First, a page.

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Thanks, Sean. I understand where you are coming from.

The basic problem is still that most people never collect a dime from their Long Term Care insurance. Of those that do, only a fraction recover their premiums in benefits.

So I think its a bad gamble. I estimate the odds of getting your money back at abt 9%.

Typical nursing home stay costs $200/day for two years. Or abt $150K. If you have the assets to cover that expense, I think you should self insure.

Sure, alzheimers and various long term care situations (paralysis from stroke or accident) can be more costly. That is the risk.

People say costs will rise. True, but we hope you invest that $150K to get returns and keep up with inflation.

I would also note that I am aware of nice independent living facilities that accept HUD patients for essentially a fraction of their Social Security check. So long as you are reasonably able to care for yourself, that can be very economical. They say LTC insurance will pay for Assisted Living with certain combinations of disabilities.

I keep getting the message you are negotiating with the insurance company asking them to let you spend your own money. Why are they needed?

When you have a spouse to protect, the prospect of nursing home costs depleting resources needed for support of surviving spouse can be a real concern. But Elder Attorneys help people deal with this problem all the time. It is something to look into when the first person enters a nursing home. Social workers there can usually direct you to a capable expert to advise you.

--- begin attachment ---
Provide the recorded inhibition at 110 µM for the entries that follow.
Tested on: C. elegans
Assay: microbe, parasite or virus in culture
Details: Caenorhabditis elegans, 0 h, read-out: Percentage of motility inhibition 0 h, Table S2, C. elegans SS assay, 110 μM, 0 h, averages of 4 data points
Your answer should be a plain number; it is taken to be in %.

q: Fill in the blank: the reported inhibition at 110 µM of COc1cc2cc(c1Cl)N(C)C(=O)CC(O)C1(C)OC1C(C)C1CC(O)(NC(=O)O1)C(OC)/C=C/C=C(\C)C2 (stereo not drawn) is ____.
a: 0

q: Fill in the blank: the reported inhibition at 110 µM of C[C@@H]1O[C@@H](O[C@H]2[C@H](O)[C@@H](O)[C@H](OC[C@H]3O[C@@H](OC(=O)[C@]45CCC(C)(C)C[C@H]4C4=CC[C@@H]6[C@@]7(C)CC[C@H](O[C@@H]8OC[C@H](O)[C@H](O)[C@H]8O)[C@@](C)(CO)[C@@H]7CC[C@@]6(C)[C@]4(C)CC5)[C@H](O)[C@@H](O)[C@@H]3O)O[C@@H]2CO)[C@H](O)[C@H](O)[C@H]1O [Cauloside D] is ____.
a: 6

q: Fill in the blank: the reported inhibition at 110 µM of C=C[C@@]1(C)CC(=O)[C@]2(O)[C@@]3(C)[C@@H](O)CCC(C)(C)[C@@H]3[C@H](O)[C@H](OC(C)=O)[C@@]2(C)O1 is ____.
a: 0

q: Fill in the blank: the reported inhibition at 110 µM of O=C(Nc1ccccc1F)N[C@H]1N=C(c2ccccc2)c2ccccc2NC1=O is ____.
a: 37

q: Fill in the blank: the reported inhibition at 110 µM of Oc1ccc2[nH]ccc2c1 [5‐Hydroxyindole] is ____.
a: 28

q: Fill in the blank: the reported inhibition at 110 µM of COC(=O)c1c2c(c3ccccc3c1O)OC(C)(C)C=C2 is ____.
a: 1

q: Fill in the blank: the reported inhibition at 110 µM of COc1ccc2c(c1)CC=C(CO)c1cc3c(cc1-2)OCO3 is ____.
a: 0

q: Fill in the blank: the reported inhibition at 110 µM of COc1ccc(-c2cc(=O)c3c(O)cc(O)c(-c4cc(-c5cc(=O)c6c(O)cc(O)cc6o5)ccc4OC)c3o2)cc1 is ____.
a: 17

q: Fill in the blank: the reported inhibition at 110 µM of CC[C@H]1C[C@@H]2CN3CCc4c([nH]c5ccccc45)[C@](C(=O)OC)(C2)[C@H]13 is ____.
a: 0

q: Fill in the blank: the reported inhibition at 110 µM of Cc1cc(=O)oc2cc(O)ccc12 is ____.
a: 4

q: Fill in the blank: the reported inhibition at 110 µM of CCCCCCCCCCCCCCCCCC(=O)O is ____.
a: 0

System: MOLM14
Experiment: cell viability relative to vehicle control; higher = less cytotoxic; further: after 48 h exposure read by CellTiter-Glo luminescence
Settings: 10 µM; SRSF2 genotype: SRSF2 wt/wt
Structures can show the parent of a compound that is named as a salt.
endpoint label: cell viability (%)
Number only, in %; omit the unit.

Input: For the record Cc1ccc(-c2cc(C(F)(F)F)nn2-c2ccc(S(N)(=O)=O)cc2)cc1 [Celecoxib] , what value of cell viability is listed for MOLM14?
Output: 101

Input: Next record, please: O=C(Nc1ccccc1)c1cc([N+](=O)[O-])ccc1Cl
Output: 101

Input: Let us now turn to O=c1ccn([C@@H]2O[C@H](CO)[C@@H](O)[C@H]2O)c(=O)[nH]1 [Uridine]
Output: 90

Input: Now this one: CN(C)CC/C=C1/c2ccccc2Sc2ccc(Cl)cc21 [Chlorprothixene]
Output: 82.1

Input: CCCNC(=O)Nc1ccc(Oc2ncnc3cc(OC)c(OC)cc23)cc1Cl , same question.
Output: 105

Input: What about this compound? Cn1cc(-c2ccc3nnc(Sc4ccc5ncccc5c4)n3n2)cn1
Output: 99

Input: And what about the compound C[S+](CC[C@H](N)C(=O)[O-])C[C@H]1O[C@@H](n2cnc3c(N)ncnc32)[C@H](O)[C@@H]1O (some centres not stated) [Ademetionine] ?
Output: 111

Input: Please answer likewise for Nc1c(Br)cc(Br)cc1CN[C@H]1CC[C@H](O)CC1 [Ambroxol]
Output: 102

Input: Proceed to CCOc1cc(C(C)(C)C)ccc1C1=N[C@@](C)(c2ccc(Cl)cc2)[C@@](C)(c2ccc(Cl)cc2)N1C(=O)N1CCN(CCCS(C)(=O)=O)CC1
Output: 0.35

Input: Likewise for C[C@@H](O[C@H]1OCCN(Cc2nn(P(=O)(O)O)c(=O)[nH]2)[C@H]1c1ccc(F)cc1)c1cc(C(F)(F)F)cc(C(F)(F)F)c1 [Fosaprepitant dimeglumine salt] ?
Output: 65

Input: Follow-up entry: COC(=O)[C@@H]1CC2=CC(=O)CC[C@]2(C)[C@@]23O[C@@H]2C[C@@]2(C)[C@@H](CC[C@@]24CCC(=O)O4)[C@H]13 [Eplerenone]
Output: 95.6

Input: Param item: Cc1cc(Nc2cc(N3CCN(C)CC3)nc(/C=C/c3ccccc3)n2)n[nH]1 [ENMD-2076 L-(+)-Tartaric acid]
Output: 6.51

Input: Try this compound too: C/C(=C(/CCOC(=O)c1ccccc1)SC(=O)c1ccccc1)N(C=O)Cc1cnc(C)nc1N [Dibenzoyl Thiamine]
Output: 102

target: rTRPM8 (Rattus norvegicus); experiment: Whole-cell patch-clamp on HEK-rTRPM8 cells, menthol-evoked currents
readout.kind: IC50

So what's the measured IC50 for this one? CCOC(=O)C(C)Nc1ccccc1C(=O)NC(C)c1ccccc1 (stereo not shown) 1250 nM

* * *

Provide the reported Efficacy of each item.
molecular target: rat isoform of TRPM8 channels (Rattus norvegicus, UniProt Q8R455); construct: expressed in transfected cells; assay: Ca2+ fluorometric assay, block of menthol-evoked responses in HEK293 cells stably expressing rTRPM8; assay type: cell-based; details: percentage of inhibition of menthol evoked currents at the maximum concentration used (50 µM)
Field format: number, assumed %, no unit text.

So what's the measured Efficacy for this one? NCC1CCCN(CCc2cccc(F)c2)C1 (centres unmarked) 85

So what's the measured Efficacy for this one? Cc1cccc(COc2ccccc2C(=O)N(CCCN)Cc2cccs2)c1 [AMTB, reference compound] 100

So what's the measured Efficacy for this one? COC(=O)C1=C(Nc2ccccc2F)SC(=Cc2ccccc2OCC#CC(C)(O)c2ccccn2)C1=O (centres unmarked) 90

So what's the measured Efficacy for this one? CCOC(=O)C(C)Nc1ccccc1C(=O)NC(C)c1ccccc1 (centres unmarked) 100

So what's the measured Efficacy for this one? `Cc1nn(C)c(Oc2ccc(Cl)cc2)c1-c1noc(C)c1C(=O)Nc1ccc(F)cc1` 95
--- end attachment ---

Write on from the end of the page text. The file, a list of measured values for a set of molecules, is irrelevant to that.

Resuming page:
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pauleckler: "The basic problem is still that most people never collect a dime from their Long Term Care insurance. Of those that do, only a fraction recover their premiums in benefits.

So I think its a bad gamble. I estimate the odds of getting your money back at abt 9%."


Is that how you analyze all insurance?

What are the odds of getting your money back on your home owner's insurance?

What are the odds of a healthy 25 year getting back his/her money on a 20 year level term life insurance policy?

"Typical nursing home stay costs $200/day for two years. Or abt $150K. If you have the assets to cover that expense, I think you should self insure.

Sure, alzheimers and various long term care situations (paralysis from stroke or accident) can be more costly. That is the risk."


I think your estimate are low.

"Some average costs for long-term care in the United States (in 2010) were:
?$205 per day or $6,235 per month for a semi-private room in a nursing home
?$229 per day or $6,965 per month for a private room in a nursing home"

http://longtermcare.gov/costs-how-to-pay/costs-of-care/

"The national average daily rate for a private room in a nursing home is $248, while a semi-private room is $222 up from $239 and $214 respectively in 2011.

•The national average monthly base rate in an assisted living community rose from $3,477 in 2011 to $3,550 in 2012."

https://www.metlife.com/mmi/research/2012-market-survey-long...